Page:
Immigrant fertility in the midst of intensified enforcement Catalina Amuedo-Dorantes & Esther Arenas-Arroyo



This paper exploits the temporal and geographic variation in the adoption of tougher immigration enforcement to identify its impact on undocumented immigrants’ fertility. Using data from the 2004 through 2013 American Community Survey, we find that a one standard deviation increase in the intensity of immigration enforcement lowers the childbearing likelihood of likely undocumented women by 5 per cent. The effect, which results from police-based measures, might stem from increased uncertainty about the future of the family unit and its resources, including household income. Given immigrants’ critical contribution to the sustainability of the welfare state and President Trump’s tougher stand on immigration matters, further exploration of this impact is warranted and recommended.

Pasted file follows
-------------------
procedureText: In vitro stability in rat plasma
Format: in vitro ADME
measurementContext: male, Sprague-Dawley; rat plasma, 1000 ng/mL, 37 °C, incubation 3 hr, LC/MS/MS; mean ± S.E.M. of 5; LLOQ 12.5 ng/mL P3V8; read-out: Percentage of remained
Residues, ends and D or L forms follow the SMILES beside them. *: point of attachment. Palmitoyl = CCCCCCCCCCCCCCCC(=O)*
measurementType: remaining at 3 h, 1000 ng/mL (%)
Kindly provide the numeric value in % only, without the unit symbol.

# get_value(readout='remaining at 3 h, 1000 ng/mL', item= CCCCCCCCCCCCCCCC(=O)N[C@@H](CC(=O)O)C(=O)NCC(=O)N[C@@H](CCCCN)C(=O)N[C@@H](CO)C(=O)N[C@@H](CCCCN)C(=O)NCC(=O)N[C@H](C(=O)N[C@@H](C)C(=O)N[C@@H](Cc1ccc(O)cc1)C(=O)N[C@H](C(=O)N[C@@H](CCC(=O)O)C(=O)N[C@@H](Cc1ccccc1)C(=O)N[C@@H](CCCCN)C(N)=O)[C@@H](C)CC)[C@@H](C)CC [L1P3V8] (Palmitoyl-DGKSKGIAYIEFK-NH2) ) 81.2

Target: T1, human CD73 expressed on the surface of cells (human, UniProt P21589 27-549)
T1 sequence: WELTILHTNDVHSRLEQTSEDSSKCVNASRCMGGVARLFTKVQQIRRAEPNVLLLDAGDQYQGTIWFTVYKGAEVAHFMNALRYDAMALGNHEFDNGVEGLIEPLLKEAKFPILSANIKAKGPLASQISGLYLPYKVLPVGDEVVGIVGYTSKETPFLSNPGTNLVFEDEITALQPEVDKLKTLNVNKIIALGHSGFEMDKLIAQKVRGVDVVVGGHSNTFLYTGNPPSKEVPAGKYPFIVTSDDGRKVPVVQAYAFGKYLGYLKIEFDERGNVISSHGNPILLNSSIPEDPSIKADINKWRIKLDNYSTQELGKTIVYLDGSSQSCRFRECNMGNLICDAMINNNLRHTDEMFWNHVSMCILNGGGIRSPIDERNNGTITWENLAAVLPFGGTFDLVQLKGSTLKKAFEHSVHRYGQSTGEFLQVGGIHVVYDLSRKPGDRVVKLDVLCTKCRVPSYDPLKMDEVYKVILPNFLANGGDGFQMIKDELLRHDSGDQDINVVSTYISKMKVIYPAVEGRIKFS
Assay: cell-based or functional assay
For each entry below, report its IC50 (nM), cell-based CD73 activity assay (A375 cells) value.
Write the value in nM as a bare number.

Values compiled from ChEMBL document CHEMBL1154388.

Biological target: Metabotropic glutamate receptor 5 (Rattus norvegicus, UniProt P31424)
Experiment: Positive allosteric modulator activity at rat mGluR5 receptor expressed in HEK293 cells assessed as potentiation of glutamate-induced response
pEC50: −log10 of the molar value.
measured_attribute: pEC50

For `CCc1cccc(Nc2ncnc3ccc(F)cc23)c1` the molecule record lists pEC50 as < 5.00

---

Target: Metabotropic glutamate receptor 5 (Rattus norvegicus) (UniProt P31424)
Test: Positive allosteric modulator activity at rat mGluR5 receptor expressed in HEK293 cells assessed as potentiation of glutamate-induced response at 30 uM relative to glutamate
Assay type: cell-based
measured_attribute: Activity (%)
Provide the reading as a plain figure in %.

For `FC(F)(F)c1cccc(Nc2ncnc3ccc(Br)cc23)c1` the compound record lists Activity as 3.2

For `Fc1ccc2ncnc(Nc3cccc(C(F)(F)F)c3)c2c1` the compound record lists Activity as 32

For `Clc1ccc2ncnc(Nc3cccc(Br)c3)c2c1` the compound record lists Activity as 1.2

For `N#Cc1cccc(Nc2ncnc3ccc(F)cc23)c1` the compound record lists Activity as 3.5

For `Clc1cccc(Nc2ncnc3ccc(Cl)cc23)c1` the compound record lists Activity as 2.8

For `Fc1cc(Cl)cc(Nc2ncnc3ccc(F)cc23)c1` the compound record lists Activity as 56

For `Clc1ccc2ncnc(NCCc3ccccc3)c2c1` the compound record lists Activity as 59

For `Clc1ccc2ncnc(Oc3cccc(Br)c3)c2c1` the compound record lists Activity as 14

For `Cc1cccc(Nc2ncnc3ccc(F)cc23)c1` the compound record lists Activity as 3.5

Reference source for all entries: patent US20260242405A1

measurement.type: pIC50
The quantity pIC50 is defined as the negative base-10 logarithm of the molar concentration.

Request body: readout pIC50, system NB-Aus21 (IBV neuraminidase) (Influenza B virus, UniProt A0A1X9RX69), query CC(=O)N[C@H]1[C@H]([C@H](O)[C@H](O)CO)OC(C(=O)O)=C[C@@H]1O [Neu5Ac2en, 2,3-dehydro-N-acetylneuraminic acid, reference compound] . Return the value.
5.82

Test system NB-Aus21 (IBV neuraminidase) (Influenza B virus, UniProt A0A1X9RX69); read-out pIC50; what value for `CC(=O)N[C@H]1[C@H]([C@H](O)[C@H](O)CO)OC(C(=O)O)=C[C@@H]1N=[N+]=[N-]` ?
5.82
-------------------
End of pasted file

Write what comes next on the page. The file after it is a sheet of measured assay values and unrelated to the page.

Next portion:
Fertility, Immigration Enforcement, Undocumented Immigration, United States


Catalina Amuedo-Dorantes, Professor and Chair of the Department of Economics, San Diego State University; Email:

Esther Arenas-Arroyo, Researcher, REMINDER, COMPAS; Email:


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